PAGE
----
Tag Archives | inflation

The Big Squeeze

the-big-squeezeThe Big Squeeze

New Zealand’s rate of inflation continues to be low, even though our economy is growing. Lower petrol prices, cheaper airfares and computer equipment are some of the biggest contributors to low inflation and have reduced the impact of higher prices for housing-related goods and services. However, this is not necessarily cause to celebrate. The way in which people spend and save is very much influenced by the rate of inflation. Rapid increases in prices can cause people to spend now rather than later in order to buy cheaper. Saving becomes less attractive because the purchasing power of money declines over time. On the other hand, when prices are falling, spending is delayed in order to buy cheaper. The economy then slows down and prices can fall even further.

While high inflation is not desirable, neither is deflation (falling prices). The aim of the Reserve Bank is to keep inflation at about 2%; not too high and not too low. The principal tool for achieving this target is the Official Cash Rate (OCR), which in turn has an influence on the interest rates set by banks for deposits and lending. In theory, a lower OCR should mean lower deposit and lending rates for savers and borrowers. This in turn encourages spending and investment, leading to higher inflation. However, the OCR is only one of several factors that determine bank interest rates, so a change does not always achieve the Reserve Bank’s aim.

With inflation only just above zero, there is a danger we will head into deflation and the Reserve Bank is likely to continue to drop the OCR. If this translates into lower bank interest rates, savers will be caught in a big squeeze between falling interest rates and rising inflation. This is an uncomfortable place to be for retirees.

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Bank and Lose

Bank and Lose

Investors who retreated to bank deposits after the Global Financial Crisis now find themselves caught between a rock and a hard place. Do they stay in bank deposits for peace of mind but poor returns or do they venture back into investment markets? It is sensible to batten down the hatches when a storm blows over, but at some point, life has to return to normal. So how do you know when it is time to come out of your safe place?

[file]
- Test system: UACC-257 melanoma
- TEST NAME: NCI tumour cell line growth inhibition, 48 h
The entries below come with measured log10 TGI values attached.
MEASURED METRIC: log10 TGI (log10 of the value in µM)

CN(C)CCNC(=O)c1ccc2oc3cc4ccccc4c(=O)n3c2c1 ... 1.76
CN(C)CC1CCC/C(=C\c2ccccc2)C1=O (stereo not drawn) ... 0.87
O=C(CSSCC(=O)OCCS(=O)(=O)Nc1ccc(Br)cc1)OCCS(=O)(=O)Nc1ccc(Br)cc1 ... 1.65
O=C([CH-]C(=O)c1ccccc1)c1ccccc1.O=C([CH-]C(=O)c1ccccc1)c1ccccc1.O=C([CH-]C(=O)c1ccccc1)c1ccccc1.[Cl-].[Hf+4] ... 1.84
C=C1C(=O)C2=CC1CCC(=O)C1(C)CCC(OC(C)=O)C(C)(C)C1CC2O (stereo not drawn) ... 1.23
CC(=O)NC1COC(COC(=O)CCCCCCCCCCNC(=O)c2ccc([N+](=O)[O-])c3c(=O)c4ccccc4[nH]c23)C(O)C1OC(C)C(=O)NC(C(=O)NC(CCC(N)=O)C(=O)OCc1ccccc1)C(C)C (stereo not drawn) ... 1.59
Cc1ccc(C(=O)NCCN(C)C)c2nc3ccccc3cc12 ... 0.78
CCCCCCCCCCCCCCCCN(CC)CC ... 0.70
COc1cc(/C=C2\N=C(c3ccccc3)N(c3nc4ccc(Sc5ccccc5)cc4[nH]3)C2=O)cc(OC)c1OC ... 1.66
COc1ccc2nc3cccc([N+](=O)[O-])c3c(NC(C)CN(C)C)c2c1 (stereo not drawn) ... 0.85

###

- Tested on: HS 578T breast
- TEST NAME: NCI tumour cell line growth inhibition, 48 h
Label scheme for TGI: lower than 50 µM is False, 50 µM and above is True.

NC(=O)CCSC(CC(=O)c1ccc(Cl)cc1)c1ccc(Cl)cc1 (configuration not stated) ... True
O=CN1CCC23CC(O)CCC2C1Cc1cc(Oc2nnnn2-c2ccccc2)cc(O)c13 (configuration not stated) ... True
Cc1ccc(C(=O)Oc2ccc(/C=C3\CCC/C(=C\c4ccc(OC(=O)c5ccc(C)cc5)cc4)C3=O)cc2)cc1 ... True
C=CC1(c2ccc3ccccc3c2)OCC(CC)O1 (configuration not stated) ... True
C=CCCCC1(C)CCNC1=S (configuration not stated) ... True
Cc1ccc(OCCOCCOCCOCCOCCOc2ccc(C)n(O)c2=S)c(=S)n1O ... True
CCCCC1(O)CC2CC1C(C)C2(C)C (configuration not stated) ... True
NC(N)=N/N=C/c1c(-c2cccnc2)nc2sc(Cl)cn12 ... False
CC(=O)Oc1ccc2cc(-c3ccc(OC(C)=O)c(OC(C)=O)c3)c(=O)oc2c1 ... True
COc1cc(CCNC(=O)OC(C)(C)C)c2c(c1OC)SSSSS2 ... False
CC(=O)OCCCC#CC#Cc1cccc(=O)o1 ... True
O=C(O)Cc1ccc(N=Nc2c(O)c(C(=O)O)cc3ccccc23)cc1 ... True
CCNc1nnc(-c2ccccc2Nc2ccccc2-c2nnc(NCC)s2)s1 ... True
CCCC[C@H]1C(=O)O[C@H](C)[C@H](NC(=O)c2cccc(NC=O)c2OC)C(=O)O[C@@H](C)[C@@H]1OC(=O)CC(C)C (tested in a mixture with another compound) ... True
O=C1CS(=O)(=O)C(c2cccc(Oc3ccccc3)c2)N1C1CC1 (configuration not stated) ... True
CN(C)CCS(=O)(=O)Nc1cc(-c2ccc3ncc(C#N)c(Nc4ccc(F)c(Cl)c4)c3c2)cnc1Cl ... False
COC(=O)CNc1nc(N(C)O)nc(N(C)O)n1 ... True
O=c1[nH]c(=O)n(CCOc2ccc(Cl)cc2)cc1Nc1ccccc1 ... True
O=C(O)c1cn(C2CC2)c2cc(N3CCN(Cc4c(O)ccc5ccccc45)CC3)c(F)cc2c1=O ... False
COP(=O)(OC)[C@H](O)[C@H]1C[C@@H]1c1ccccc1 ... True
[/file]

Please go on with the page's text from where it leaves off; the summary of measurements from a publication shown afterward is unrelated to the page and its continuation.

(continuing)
People generally only change the way they do things to avoid an unpleasant situation or because they are attracted by something which is better. Over the last year, the consumer price index rose by 4.5%, thanks to GST and commodity price increases. Bank interest rates for 12 months are currently around 4.5%. However, after paying income tax of 17.5%, the net interest rate is around 3.7%. Invest $100,000 for a year at 3.7% after tax and at the end of the year, even after receiving interest, with 4.5% inflation your money will buy you the equivalent of only just over $99,000 worth of goods. This is not a pleasant situation! Rates, power, and petrol prices continue to rise and with low interest rates, bank investors will continue to lose wealth.

So what are the alternatives? In a nutshell, bonds, property and shares. That is not to say, however, that investors should move entirely out of bank deposits and invest elsewhere. Diversification is still the best investment strategy, but having at least a small part of a portfolio invested in shares will help protect against inflation. Over the last year, US, Australian and New Zealand share market indices have risen by around 13%, 14% and 7% respectively. These returns will surely entice bank investors out of their safe place.

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